Yankees 2017 Definitive Predictions: Team Batting Leaders


The Yankees are coming, and so are my predictions of Team Batting Leaders for 2017. No, change that. These are the definitive predictions.

Yankees fans are joining the fun with predictions of all kinds sprouting up everywhere as the team prepares to open its season again the Rays in Tampa this afternoon. No surprise, I have mine too.

And just to be a good sport about it, I’m going to print and post this one just above my desk to remind myself how smart I was in April and how dumb I turned out to be in September. No matter, though, these will be the Definitive Batting Leaders for the Yankees in 2017.

Batting Average

I picked the toughest one first to get it out of the way. But, Matt Holliday, if he stays healthy, will live up to his billing and history as a perennial .300 hitter in the major leagues. (And by the way, from here on in that “if he’s healthy” proviso applies to all.)

Holliday wakes up in the morning with hits spraying off his bat, and there’s no reason to think he left his best days behind in St. Louis. He’s got some pop too, and he should be able to capitalize on the short porch at the Stadium.

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Jacoby Ellsbury could surprise and return to form as a formidable major league hitter again. And if he does, he would likely pass Holliday to win the batting title on the team. But, that’s a big if so I’ll go with the percentages.

In the .280-.290 range, we can expect Greg Bird and Gary Sanchez and in the .260-.280 range, Didi Gregorius, Starlin Castro, Aaron Judge, and Brett Gardner. Ronald Torreyes is in the “unknown” category.

Home Runs

Greg Bird is the walk-away winner, and I’ll eat my hat (if I had one) if he doesn’t hit at least 35 dingers this season. He’s got that sweet right field porch swing and the power behind it to reach the upper deck consistently. And with Holliday hitting behind him, he’ll be pitched to.

Bird will need to make adjustments, though, as the season moves on as pitchers will be making changes to him as they seek to find holes to get to the point where he gets himself out.


Challengers to Bird are limited mainly to Aaron Judge and, to a lesser extent, Gary Sanchez. With Judge, it’s a matter of keeping those strikeouts down by drawing walks, so pitchers learn fast that he’s not swinging wildly at the plate anymore.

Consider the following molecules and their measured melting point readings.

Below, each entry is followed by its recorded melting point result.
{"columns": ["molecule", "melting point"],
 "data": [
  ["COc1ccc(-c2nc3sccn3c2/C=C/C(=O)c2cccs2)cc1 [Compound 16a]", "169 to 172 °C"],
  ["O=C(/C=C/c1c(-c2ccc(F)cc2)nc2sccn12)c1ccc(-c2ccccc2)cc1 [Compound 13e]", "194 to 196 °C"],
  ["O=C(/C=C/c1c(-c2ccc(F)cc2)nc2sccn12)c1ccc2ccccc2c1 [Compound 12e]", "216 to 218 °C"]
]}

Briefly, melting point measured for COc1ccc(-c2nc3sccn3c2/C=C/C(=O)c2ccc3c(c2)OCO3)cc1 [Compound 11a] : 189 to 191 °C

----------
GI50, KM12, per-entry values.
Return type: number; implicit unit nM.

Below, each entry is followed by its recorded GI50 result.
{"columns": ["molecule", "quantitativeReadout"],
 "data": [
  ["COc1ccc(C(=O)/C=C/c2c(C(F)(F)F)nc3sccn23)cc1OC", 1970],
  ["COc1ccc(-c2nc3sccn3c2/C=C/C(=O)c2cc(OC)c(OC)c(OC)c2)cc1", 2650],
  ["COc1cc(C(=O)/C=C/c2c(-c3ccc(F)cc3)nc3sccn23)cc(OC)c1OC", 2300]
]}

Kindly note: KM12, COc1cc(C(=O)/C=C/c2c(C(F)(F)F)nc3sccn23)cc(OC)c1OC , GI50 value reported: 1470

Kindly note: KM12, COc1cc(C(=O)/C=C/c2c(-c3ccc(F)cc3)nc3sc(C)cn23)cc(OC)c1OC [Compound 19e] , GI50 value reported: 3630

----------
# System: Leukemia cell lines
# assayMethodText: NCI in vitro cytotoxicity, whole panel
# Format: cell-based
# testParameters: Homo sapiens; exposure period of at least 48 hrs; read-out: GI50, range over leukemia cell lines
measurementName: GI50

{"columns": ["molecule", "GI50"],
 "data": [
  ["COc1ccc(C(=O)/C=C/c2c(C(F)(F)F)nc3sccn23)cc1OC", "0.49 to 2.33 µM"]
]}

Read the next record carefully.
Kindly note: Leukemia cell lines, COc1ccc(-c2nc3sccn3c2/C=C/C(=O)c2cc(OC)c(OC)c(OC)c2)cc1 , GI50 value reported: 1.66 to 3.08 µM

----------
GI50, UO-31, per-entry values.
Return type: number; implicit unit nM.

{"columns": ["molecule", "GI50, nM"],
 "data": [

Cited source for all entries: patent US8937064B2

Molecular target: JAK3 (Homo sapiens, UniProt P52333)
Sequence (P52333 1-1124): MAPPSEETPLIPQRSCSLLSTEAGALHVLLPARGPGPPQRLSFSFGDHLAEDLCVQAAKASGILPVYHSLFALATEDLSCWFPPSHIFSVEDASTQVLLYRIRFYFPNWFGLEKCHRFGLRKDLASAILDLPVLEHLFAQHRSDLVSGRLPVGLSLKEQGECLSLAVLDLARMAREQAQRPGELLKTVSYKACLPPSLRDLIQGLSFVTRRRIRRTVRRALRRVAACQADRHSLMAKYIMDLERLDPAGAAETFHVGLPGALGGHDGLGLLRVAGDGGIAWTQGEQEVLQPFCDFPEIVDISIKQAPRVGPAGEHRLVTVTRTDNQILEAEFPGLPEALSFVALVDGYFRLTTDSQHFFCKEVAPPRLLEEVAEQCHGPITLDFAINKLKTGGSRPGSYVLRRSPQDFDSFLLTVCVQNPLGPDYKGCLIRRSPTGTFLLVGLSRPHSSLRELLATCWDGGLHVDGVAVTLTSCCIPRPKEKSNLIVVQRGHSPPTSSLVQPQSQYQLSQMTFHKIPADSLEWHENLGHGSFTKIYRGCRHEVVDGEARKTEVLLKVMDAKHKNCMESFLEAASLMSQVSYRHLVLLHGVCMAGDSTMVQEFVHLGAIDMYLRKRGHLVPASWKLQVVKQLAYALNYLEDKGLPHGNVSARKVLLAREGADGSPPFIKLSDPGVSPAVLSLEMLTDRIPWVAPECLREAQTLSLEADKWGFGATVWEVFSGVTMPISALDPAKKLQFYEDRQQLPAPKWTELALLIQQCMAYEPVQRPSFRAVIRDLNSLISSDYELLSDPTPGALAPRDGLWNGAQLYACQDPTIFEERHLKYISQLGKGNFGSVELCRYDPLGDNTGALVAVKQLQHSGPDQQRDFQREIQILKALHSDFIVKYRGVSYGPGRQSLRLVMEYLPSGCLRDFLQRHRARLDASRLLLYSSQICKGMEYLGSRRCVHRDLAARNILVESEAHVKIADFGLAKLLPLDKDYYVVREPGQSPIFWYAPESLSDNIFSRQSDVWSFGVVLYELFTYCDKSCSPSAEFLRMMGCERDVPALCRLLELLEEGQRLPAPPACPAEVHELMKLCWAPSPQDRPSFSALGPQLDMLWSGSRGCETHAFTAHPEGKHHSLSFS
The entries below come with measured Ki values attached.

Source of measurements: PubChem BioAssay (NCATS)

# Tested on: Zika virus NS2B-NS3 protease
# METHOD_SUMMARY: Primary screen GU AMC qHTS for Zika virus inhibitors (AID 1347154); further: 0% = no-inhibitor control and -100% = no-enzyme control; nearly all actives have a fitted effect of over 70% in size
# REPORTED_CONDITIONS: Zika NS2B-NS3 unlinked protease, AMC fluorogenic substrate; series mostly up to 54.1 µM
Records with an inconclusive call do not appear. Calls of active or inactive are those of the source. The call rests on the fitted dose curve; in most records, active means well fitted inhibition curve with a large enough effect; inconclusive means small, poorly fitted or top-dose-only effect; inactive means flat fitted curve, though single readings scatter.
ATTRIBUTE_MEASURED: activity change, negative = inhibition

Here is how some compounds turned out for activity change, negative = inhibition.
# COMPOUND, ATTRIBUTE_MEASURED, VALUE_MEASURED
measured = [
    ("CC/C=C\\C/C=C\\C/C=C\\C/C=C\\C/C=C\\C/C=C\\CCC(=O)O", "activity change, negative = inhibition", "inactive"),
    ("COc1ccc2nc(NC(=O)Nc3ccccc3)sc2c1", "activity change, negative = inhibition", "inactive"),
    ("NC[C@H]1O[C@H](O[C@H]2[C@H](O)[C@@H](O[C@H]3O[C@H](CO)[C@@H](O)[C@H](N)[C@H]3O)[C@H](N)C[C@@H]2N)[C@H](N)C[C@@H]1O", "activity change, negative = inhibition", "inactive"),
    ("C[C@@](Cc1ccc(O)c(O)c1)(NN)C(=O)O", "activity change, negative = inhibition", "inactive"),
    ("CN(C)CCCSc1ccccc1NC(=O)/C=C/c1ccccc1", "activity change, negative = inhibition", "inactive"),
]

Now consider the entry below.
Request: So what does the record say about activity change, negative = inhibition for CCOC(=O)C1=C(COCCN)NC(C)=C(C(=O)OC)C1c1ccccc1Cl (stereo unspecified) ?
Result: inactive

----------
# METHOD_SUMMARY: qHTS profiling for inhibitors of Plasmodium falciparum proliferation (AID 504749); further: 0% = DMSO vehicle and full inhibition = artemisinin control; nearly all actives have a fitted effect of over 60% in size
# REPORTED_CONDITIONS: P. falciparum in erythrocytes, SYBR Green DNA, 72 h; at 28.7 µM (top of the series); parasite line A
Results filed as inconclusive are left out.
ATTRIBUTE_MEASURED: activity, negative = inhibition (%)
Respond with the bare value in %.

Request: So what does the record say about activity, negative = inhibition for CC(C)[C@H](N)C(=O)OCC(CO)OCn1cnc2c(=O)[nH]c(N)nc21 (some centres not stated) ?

With Sanchez, Girardi’s moving him to second in the order makes him a different kind of hitter. Or at least, that’s the way it’s supposed to be. Sanchez’s job this season will be like Derek Jeter adding accelerant to the fire by moving things along any which way he can.

Next season, however, everything changes and Gleyber Torres will take over the number two spot in the order with everyone moving down a notch leaving a 3-4-5 combo of Sanchez, Bird, and Judge – or possibly Clint Frazier.

Runs Scored

This one should go by default to Brett Gardner who hits from the top of the order with all that power and explosiveness coming up behind him. But I’m not sure that Gardner has that much left in the tank.

Gardner knows, though, and he can hear the footsteps coming up behind him, that this is a turning point in his career, at least with the Yankees. And if he can’t produce, he’s ticketed out of town, possibly as soon as July at the deadline.

So, bottom line, he’s motivated, and that counts for something. Greg Bird seems the most logical one to pick up the slack if Gardner falters and he’ll collect 90-100 runs scored with or without Gardner in the picture.

From his spot in the order, Sanchez should also score a ton of runs. But I’m not sure of his speed on the basepaths (yet).

Runs Batted In

In the coming years, Greg Bird has everything it takes to challenge the league for a Triple-Crown. And he’ll most certainly lead the team in RBI this season and for many years to come. His swing is sweet and not susceptible to prolonged slumps. And more importantly, he’s not taken in by the “New York Thing.”

If Gary Sanchez played any position other than catcher, he would likely challenge Bird. But catching has too many rigors to allow for a full concentration on hitting. Sanchez could turn into Johnny Bench or Mike Piazza, of course, and that would certainly be a welcome surprise for the Yankees.

But more than likely, and even after his superhuman accomplishments last season, the team will be happy with 80-85 RBI from Sanchez on a regular basis.


This is another area where the Yankees faltered last year, and they must improve on significantly this season if they are going to seriously contend for a spot in the playoffs.

And as you look up and down their lineup, there is (still) no one who pops out at you as a base on balls type of hitter. Sanchez could win this title by default simply by pitchers not pitching to him. But with Bird behind him, that possibility is lessened.

Gardner’s the man who should assume the role as the hitter with the good eye who’s willing to get on base setting the table for the others to follow. He’s capable, but will he produce.

I’m not picking anyone in this category because the team sucks in this department and I’d be surprised if anyone can surmount a walk total of more than 60.


Greg Bird will be the hitting star of the New York Yankees in 2017. Strong contributions will come from Matt Holliday, and Gary Sanchez and similar contributions are needed from the likes of Gardner, Ellsbury, and Headley for the team to score runs at a pace to equal the Red Sox, and probably Toronto as well.

And each of the latter players mentioned holding the keys to the Yankees season this year – up or down.